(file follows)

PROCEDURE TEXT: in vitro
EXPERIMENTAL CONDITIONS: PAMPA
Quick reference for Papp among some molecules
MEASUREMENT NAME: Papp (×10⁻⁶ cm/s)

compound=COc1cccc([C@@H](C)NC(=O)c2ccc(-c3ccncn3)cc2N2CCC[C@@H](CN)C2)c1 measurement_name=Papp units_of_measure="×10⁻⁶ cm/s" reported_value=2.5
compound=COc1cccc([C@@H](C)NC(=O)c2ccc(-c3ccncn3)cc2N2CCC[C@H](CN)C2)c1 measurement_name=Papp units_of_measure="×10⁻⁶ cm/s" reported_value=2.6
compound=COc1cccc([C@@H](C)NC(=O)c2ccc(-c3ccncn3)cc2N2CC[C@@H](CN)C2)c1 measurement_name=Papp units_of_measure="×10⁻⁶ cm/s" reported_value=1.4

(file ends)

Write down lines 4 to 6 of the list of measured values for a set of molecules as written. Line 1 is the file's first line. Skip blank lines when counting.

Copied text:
MEASUREMENT NAME: Papp (×10⁻⁶ cm/s)

compound=COc1cccc([C@@H](C)NC(=O)c2ccc(-c3ccncn3)cc2N2CCC[C@@H](CN)C2)c1 measurement_name=Papp units_of_measure="×10⁻⁶ cm/s" reported_value=2.5
compound=COc1cccc([C@@H](C)NC(=O)c2ccc(-c3ccncn3)cc2N2CCC[C@H](CN)C2)c1 measurement_name=Papp units_of_measure="×10⁻⁶ cm/s" reported_value=2.6